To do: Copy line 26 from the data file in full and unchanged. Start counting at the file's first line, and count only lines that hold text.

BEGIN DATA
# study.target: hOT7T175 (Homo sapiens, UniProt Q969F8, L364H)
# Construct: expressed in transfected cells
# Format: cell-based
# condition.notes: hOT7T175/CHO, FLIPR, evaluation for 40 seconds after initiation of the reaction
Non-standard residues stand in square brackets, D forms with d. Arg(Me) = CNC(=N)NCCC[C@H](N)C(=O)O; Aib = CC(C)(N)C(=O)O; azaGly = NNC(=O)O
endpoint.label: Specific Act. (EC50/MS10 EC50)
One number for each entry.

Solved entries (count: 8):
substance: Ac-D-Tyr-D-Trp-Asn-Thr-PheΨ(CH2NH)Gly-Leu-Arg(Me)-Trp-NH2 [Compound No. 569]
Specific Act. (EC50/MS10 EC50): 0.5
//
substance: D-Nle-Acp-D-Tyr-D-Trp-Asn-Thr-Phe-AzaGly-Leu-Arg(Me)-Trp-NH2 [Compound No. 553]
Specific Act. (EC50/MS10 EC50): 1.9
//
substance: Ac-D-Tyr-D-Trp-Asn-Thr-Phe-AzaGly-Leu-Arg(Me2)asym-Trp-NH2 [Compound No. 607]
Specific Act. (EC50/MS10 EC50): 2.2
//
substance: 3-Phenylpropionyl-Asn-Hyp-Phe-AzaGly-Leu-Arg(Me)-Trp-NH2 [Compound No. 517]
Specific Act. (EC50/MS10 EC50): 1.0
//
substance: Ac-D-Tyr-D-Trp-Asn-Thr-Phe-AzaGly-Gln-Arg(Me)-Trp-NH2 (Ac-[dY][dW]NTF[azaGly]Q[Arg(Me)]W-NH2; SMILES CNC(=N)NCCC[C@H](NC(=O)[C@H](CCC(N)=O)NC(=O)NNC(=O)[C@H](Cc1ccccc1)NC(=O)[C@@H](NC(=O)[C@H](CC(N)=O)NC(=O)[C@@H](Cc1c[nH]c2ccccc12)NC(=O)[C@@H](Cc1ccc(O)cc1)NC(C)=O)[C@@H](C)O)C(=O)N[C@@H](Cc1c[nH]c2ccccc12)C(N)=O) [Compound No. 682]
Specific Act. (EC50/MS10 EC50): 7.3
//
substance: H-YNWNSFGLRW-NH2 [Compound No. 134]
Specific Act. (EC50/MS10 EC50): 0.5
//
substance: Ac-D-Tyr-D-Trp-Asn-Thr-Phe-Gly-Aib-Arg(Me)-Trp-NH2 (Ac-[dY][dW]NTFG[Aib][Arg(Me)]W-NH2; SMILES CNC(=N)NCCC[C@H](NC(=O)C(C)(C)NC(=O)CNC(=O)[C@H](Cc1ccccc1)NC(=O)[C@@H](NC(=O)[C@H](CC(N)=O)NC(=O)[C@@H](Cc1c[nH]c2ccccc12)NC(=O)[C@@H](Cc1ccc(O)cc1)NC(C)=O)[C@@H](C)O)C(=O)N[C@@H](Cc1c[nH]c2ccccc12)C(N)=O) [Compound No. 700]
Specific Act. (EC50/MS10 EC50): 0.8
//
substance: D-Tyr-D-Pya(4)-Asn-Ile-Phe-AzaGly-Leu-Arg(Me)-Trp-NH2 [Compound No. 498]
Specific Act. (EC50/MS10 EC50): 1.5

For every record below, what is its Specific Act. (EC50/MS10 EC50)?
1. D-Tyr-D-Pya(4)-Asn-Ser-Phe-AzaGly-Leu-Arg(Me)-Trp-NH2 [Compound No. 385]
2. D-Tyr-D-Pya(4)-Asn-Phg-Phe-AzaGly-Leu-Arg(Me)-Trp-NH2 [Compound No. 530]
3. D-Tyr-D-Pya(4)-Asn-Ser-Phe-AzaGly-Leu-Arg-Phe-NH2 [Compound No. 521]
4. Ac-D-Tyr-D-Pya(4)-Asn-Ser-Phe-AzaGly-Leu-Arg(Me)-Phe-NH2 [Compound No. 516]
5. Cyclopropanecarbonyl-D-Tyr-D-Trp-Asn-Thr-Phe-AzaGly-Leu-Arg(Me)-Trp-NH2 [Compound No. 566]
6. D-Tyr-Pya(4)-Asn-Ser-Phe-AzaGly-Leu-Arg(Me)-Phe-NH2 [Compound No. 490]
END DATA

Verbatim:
//